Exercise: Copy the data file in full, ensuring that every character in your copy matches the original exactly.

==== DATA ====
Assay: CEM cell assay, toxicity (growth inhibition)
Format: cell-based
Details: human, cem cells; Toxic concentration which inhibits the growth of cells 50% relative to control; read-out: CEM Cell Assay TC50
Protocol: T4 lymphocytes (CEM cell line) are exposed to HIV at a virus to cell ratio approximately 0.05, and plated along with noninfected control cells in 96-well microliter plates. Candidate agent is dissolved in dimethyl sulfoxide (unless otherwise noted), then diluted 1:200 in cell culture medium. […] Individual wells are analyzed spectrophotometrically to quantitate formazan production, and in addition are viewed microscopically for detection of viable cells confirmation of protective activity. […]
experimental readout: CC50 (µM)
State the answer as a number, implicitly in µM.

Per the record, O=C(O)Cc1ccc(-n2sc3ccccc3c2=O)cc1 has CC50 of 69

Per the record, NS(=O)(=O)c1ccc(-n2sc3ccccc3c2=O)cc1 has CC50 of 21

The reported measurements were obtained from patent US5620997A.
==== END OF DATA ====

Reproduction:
Assay: CEM cell assay, toxicity (growth inhibition)
Format: cell-based
Details: human, cem cells; Toxic concentration which inhibits the growth of cells 50% relative to control; read-out: CEM Cell Assay TC50
Protocol: T4 lymphocytes (CEM cell line) are exposed to HIV at a virus to cell ratio approximately 0.05, and plated along with noninfected control cells in 96-well microliter plates. Candidate agent is dissolved in dimethyl sulfoxide (unless otherwise noted), then diluted 1:200 in cell culture medium. […] Individual wells are analyzed spectrophotometrically to quantitate formazan production, and in addition are viewed microscopically for detection of viable cells confirmation of protective activity. […]
experimental readout: CC50 (µM)
State the answer as a number, implicitly in µM.

Per the record, O=C(O)Cc1ccc(-n2sc3ccccc3c2=O)cc1 has CC50 of 69

Per the record, NS(=O)(=O)c1ccc(-n2sc3ccccc3c2=O)cc1 has CC50 of 21

The reported measurements were obtained from patent US5620997A.